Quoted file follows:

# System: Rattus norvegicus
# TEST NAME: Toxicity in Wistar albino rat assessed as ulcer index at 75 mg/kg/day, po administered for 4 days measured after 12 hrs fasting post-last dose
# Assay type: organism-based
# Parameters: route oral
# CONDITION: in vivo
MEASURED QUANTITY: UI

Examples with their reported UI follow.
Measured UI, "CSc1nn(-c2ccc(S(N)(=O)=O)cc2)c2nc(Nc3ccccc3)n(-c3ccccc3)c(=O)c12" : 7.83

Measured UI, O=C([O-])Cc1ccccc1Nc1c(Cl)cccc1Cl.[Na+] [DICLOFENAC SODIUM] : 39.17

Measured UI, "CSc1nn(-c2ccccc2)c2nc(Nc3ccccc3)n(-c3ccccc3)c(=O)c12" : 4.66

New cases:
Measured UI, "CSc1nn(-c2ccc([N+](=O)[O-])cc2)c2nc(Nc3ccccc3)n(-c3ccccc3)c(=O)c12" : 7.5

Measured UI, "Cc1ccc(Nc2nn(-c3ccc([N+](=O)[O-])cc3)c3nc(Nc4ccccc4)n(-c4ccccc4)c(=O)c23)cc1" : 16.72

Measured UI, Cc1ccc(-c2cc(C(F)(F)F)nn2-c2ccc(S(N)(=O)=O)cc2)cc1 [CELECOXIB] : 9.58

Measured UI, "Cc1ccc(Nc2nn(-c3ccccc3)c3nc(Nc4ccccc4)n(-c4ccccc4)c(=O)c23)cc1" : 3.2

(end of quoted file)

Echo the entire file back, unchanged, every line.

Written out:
# System: Rattus norvegicus
# TEST NAME: Toxicity in Wistar albino rat assessed as ulcer index at 75 mg/kg/day, po administered for 4 days measured after 12 hrs fasting post-last dose
# Assay type: organism-based
# Parameters: route oral
# CONDITION: in vivo
MEASURED QUANTITY: UI

Examples with their reported UI follow.
Measured UI, "CSc1nn(-c2ccc(S(N)(=O)=O)cc2)c2nc(Nc3ccccc3)n(-c3ccccc3)c(=O)c12" : 7.83

Measured UI, O=C([O-])Cc1ccccc1Nc1c(Cl)cccc1Cl.[Na+] [DICLOFENAC SODIUM] : 39.17

Measured UI, "CSc1nn(-c2ccccc2)c2nc(Nc3ccccc3)n(-c3ccccc3)c(=O)c12" : 4.66

New cases:
Measured UI, "CSc1nn(-c2ccc([N+](=O)[O-])cc2)c2nc(Nc3ccccc3)n(-c3ccccc3)c(=O)c12" : 7.5

Measured UI, "Cc1ccc(Nc2nn(-c3ccc([N+](=O)[O-])cc3)c3nc(Nc4ccccc4)n(-c4ccccc4)c(=O)c23)cc1" : 16.72

Measured UI, Cc1ccc(-c2cc(C(F)(F)F)nn2-c2ccc(S(N)(=O)=O)cc2)cc1 [CELECOXIB] : 9.58

Measured UI, "Cc1ccc(Nc2nn(-c3ccccc3)c3nc(Nc4ccccc4)n(-c4ccccc4)c(=O)c23)cc1" : 3.2